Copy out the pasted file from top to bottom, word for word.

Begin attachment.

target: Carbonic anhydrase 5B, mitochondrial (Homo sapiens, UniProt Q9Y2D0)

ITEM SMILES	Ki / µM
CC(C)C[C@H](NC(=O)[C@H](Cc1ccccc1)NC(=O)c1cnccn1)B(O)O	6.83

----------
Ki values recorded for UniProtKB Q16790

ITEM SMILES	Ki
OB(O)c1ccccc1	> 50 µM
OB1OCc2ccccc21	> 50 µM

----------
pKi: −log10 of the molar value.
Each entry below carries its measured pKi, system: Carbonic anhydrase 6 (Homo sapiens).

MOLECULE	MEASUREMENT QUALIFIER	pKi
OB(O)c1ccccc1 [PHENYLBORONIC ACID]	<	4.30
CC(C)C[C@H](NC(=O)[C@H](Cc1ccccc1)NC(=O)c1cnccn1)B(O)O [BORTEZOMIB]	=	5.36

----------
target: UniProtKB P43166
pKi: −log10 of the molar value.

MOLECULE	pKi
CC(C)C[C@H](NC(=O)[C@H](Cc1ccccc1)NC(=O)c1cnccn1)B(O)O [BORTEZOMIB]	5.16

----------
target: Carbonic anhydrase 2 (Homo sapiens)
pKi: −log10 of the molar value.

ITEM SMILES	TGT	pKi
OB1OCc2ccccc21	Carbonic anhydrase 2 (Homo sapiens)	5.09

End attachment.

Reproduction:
target: Carbonic anhydrase 5B, mitochondrial (Homo sapiens, UniProt Q9Y2D0)

ITEM SMILES	Ki / µM
CC(C)C[C@H](NC(=O)[C@H](Cc1ccccc1)NC(=O)c1cnccn1)B(O)O	6.83

----------
Ki values recorded for UniProtKB Q16790

ITEM SMILES	Ki
OB(O)c1ccccc1	> 50 µM
OB1OCc2ccccc21	> 50 µM

----------
pKi: −log10 of the molar value.
Each entry below carries its measured pKi, system: Carbonic anhydrase 6 (Homo sapiens).

MOLECULE	MEASUREMENT QUALIFIER	pKi
OB(O)c1ccccc1 [PHENYLBORONIC ACID]	<	4.30
CC(C)C[C@H](NC(=O)[C@H](Cc1ccccc1)NC(=O)c1cnccn1)B(O)O [BORTEZOMIB]	=	5.36

----------
target: UniProtKB P43166
pKi: −log10 of the molar value.

MOLECULE	pKi
CC(C)C[C@H](NC(=O)[C@H](Cc1ccccc1)NC(=O)c1cnccn1)B(O)O [BORTEZOMIB]	5.16

----------
target: Carbonic anhydrase 2 (Homo sapiens)
pKi: −log10 of the molar value.

ITEM SMILES	TGT	pKi
OB1OCc2ccccc21	Carbonic anhydrase 2 (Homo sapiens)	5.09